The problem isn’t lack of faith in our schools or lax gun laws, the problem is that we stopped listening to each other. When we couldn’t get our way by talking, we shouted. When we couldn’t get our way by shouting, we hit. When we couldn’t get our way by hitting, we stabbed. When we couldn’t get our way by stabbing, we shot.
I’m not quite comfortable throwing my voice in with the call to put the blame on gun laws and start tightening them. Somehow it doesn’t feel right to simply get louder in my conviction that the solution that is most convenient for me is the right one. And the evidence is, as Bri summed it up, is not great.
What if we stopped treating this like a debate, and started treating it as a search and rescue mission? What if we didn’t argue about what causes can be proved, and started dividing up territory and searching for solutions?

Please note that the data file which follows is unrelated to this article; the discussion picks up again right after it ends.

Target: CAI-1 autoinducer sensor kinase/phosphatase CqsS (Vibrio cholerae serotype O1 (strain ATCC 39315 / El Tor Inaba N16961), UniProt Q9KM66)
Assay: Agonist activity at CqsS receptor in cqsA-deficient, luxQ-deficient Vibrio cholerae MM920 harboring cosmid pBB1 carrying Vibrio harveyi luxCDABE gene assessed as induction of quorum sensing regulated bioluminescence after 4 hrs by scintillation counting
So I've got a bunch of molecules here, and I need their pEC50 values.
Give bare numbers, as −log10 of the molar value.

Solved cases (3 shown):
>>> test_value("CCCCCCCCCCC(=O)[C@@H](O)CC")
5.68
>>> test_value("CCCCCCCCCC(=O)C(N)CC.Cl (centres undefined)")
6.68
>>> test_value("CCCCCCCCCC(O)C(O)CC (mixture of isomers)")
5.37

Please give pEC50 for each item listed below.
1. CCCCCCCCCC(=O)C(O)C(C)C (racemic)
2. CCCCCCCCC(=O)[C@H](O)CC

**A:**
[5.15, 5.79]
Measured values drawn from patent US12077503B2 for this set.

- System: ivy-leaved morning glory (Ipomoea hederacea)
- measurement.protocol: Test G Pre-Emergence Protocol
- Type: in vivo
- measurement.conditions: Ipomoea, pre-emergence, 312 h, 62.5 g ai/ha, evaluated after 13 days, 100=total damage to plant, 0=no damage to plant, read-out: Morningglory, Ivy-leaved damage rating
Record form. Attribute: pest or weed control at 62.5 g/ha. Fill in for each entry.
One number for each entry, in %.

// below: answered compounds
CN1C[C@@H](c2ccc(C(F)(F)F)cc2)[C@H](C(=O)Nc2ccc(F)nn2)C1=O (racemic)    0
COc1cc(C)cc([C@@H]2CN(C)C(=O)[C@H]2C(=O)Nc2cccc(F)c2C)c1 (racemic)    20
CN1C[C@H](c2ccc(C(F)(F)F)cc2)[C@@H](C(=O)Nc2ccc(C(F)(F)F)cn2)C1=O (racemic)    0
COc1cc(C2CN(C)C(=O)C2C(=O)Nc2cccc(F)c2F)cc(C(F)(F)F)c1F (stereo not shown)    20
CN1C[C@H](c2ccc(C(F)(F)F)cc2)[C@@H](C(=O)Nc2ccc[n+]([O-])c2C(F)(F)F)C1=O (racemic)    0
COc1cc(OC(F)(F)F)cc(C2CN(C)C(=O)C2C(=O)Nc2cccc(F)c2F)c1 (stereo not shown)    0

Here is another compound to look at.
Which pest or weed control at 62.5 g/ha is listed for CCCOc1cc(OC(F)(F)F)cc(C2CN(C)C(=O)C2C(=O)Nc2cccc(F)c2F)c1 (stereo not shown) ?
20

You don’t look at the search and rescue map and start debating about whether you can prove that the lost person is in your section of the grid. You get out there and check.
Let’s do a better job of thinking in terms of epidemiology, rather than ideology. Let’s do a better job of trying things out, in various locations, and tracking the effects. Let’s get a wealth of information, gathered by teams that have representation from a broad diversity of views – and that has to include being open to the idea that when someone says “I’m not convinced that gun control would help” they do not mean “I don’t care about those deaths and will justify my personal rights at any cost”. Of course they care. It’s all our kids we’re fighting for.
Let’s stop fighting each other, and get on the same search team. Let’s make it no longer socially acceptable to frame this issue as an adversarial debate between lobbyists. It’s a waste of time. And let’s stop confusing certainty of the value of a given solution with being committed to solving the problem.
After all, if I’m going to ask someone else to give up something important to them, I’m going to give up something important to me.
In this case, I’ll start with giving up my certainty that I’m right.